Not much is left of Facebook's vision for a global digital currency.

Libra 2.0

In June 2019, Facebook announced plans for a global cryptocurrency called Libra. The dream: let everybody, no matter where they are in the world, buy and sell goods and services without a credit card or bank account.

Almost a year later, Facebook's Libra project looks like an abject failure. Its updated white paper, as The New York Times reports, makes what was once a dream of a unified global currency look like an unreleased PayPal clone.

Fall from Grace

Over the last ten months, Facebook's dream of a global currency has taken beating after beating. Experts called it Facebook's downfall, French ministers shunned it, and even U.S. president Donald Trump said he was "not a fan."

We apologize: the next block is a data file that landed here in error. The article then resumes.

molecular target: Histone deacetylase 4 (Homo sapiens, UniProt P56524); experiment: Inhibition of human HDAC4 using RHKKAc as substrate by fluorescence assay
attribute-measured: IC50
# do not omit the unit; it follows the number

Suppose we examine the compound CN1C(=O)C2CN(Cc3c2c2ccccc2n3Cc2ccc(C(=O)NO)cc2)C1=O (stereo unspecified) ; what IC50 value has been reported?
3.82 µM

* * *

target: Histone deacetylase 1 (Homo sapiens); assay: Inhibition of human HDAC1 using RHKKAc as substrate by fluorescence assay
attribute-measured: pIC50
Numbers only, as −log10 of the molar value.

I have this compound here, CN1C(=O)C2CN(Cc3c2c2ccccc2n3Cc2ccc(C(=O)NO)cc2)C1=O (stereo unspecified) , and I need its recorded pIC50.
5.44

Then high-profile backers who initially invested in the project started jumping ship. PayPal, Visa, MasterCard, and eBay all announced they were withdrawing from the Libra Association, the body that was meant to oversee Libra’s creation and rollout.

In October, Facebook CEO Mark Zuckerberg even got grilled in front of Congress for his blatant attempt to circumnavigate regulatory approvals.

A New Vision

Now, instead of building up an entirely new financial system, Libra 2.0 is focused on providing a way for people to buy and sell using different kinds of coins that are each tied to a local currency. A unifying coin backed by multiple currencies would allow for transfers between the coins.

"I suspect this round will be better received, but that depends on how the story is told, and the accuracy with which it is told," Dante Disparte, the vice chairman and head of public policy at the Libra Association, told the Times.

READ MORE: Facebook-Backed Libra Cryptocurrency Project Is Scaled Back [The New York Times]

More on Libra: Facebook’s Cryptocurrency is Collapsing in Front of Our Eyes

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